• Aage Hertel as Witch Judge
  • Ib Schønberg as Witch Judge
  • Holst Jørgensen as Peter Titta (in Denmark called Ole Kighul)
  • Clara Pontoppidan as Sister Cecilia, Nun
  • Elsa Vermehren as Flagellating Nun
  • Alice O'Fredericks as Nun
  • Gerda Madsen as Nun
  • Karina Bell as Nun
  • Tora Teje as the Hysterical Woman
  • Poul Reumert as the Jeweller
  • H.C. Nilsen as the Jeweller's Assistant
  • Albrecht Schmidt as the Psychiatrist
  • Knud Rassow as the Anatomist


After finding a copy of the Malleus Maleficarum in a Berlin bookshop, Christensen spent two years—from 1919 to 1921—studying manuals, illustrations and treatises on witches and witch-hunting.[3] He included a lengthy bibliography in the original playbill at the film's premiere. He intended to create an entirely new film rather than an adaptation of literary fiction, which was the case for films of that day. "In principal [sic] I am against these adaptations... I seek to find the way forward to original films."[5]

Christensen obtained funding from the large Swedish production company Svensk Filmindustri, preferring it over the local Danish film studios, so that he could maintain complete artistic freedom.[4] He used the money to buy and refurbish the Astra film studio in Hellerup, Denmark. Filming then ran from February through October 1921. Christensen and cinematographer Johan Ankerstjerne filmed only at night or in a closed set to maintain the film's dark hue.[3] Post-production required another year before the film premiered in late 1922. Total cost for Svensk Film, including refurbishing the Astra Film Studio, reached between 1.5 and 2 million kronor, making Häxan the most expensive Scandinavian silent film in history.[4]


Häxan has had numerous different live scores over the years. When it premiered in Sweden, its accompaniment was compiled from pre-existing compositions. Details of the selection, which met with the director's enthusiastic approval, have been lost, but it was probably the same documented music as for the Copenhagen premiere two months later. In Copenhagen, it was played by a 50-piece orchestra, and this score, combining pieces by Schubert, Gluck, and Beethoven, was restored and recorded with a smaller ensemble by arranger/conductor Gillian Anderson for the 2001 Criterion Collection DVD edition.[6][7]


The film premiered simultaneously in four Swedish cities — Stockholm, Helsingborg, Malmö and Gothenburg — on 18 September 1922,[1] unusual for Sweden at the time. It received its Danish premiere in Copenhagen on 7 November 1922.[1] It was re-released in 1941 in Denmark with an extended introduction by Christensen. The intertitles were also changed in this version. In 1968, Metro Pictures Corporation re-edited and re-released Häxan in the US as Witchcraft Through the Ages. It had added narration by William S. Burroughs and a jazz score by Daniel Humair, which was played by a quintet including Jean-Luc Ponty on violin.[8]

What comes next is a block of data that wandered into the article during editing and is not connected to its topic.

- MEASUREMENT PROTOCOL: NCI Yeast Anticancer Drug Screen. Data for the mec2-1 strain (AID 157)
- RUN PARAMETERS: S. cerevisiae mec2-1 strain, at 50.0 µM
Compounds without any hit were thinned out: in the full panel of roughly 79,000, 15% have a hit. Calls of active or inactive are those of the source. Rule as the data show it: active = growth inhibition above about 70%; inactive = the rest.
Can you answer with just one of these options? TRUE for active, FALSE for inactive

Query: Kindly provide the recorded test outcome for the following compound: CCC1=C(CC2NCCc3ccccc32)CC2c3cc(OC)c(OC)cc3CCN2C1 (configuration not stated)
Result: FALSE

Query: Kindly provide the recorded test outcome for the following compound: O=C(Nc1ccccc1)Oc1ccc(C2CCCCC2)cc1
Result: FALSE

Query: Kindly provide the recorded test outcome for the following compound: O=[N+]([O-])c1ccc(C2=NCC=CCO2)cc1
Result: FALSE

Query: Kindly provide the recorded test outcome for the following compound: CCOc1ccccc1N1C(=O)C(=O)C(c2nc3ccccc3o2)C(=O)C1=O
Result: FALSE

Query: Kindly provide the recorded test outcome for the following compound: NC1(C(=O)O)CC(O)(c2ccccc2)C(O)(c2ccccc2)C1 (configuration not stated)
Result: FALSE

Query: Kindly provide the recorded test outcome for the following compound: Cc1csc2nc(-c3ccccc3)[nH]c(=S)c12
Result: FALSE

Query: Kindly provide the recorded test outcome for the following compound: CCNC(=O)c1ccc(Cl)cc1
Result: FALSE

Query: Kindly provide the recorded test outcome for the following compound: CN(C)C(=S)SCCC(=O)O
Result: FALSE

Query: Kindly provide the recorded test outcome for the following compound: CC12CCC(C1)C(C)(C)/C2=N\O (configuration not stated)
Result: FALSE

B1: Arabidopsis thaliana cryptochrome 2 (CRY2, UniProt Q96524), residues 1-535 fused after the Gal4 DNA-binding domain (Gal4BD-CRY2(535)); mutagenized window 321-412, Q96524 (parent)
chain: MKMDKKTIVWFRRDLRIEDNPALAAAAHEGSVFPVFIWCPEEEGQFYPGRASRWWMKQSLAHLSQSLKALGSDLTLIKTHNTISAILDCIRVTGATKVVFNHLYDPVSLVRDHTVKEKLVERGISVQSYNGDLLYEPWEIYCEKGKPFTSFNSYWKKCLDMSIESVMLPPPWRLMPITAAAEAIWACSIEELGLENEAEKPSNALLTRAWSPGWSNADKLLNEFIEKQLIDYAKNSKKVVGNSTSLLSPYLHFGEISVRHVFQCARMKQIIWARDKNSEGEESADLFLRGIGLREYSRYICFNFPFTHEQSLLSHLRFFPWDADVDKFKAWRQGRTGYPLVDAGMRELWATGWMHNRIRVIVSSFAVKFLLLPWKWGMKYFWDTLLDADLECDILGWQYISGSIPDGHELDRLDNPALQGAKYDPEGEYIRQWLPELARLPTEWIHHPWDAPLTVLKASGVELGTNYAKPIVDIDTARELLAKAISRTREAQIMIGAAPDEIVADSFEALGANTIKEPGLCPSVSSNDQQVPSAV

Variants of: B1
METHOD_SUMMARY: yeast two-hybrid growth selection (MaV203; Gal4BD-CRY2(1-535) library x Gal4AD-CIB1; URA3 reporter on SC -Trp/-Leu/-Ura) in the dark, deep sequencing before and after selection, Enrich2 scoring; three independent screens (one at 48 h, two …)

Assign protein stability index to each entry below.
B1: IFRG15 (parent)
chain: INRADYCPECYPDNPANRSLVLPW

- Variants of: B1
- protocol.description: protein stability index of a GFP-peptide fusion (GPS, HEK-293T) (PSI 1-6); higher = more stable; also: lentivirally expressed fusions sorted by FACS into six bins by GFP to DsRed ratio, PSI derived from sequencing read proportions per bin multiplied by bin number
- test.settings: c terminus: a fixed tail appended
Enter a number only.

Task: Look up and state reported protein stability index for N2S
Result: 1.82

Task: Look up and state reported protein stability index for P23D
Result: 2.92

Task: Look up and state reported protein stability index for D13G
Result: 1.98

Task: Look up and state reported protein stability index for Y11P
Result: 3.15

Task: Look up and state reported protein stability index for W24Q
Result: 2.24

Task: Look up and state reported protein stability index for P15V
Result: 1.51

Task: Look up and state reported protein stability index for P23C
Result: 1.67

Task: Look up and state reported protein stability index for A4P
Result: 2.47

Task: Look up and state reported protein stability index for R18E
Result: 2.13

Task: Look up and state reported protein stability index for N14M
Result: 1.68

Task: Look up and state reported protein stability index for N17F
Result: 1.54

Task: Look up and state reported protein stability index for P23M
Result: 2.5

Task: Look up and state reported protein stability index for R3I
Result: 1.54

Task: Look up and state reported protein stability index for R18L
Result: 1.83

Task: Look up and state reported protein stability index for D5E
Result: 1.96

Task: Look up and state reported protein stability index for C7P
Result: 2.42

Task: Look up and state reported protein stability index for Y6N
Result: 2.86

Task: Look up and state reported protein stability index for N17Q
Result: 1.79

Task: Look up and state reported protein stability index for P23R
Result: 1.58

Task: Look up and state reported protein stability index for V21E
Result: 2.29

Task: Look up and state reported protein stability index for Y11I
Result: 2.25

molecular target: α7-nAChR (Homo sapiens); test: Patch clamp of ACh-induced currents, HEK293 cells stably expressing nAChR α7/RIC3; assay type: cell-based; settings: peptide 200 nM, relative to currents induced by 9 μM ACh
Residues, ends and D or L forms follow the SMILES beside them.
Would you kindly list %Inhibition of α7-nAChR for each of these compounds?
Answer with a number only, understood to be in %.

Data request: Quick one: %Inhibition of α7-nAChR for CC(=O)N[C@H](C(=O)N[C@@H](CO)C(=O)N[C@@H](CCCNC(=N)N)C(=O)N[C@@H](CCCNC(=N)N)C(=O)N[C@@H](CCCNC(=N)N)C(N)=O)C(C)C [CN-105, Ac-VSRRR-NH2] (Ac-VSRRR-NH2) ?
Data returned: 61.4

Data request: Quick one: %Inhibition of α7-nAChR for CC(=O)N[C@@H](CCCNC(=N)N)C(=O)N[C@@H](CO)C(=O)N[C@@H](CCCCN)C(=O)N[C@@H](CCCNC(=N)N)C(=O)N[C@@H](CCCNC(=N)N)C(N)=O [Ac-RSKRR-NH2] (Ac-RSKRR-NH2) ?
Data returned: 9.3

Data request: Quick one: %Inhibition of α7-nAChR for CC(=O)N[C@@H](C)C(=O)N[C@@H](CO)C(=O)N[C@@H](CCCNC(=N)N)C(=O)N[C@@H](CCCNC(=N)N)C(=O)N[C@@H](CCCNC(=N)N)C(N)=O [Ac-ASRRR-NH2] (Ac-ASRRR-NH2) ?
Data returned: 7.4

Restoration and home video

The Swedish Film Institute has carried out three restorations of Häxan:[9]

  • 1976 tinted photochemical restoration
  • 2007 tinted photochemical restoration
  • 2016 tinted digital restoration

The 1976 restoration was released on DVD in the US and UK in 2001 by Criterion[10] and Tartan Video, along with Witchcraft Through the Ages, while the 2007 was released on DVD in Sweden by Svenska Filminstitutet.[11] In 2019, the 2016 digital restoration was released exclusively on US Blu-ray by Criterion.[12]


Initial response

Academic James Kendrick writes that initial reviewers of Häxan "were confounded by [its] boundary-crossing aesthetic."[13] Its thematic content stirred controversy as well. A contemporary critic in Variety, for example, praised the film's acting, production, and its many scenes of "unadulterated horror", but added that "wonderful though this picture is, it is absolutely unfit for public exhibition."[14] A Copenhagen reviewer was likewise offended by "the satanic, perverted cruelty that blazes out of it, the cruelty we all know has stalked the ages like an evil shaggy beast, the chimera of mankind. But when it is captured, let it be locked up in a cell, either in a prison or a madhouse. Do not let it be presented with music by Wagner or Chopin, [...] to young men and women, who have entered the enchanted world of a movie theatre."[15] Conversely, a critic for The New York Times wrote in 1929, "The picture is, for the most part, fantastically conceived and directed, holding the onlooker in a sort of medieval spell. Most of the characters seem to have stepped from primitive paintings."[15] The film also acquired a cult following among surrealists, who greatly admired its subversion.[16]